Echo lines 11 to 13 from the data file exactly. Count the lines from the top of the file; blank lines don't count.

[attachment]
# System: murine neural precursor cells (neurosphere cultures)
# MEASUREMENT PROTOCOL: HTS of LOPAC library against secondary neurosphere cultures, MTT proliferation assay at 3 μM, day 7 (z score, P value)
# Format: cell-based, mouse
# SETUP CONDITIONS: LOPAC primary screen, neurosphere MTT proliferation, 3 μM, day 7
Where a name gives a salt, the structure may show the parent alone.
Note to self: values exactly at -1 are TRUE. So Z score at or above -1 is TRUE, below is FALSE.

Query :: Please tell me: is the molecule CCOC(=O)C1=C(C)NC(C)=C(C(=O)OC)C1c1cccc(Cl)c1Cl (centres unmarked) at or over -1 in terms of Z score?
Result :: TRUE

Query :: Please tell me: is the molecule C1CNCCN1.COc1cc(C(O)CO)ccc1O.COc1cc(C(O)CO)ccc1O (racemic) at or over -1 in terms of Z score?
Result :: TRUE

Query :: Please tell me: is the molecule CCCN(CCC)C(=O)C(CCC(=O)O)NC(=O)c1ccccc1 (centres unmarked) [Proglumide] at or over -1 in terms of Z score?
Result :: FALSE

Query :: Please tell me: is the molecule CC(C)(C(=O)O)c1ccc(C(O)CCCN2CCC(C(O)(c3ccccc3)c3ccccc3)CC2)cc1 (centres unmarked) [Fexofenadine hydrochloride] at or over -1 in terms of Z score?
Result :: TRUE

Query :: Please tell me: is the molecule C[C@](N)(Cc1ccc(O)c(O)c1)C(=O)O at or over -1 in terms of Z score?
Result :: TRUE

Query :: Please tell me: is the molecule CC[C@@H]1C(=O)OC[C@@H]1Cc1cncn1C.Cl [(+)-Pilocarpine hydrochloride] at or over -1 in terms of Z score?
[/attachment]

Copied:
Query :: Please tell me: is the molecule CCCN(CCC)C(=O)C(CCC(=O)O)NC(=O)c1ccccc1 (centres unmarked) [Proglumide] at or over -1 in terms of Z score?
Result :: FALSE

Query :: Please tell me: is the molecule CC(C)(C(=O)O)c1ccc(C(O)CCCN2CCC(C(O)(c3ccccc3)c3ccccc3)CC2)cc1 (centres unmarked) [Fexofenadine hydrochloride] at or over -1 in terms of Z score?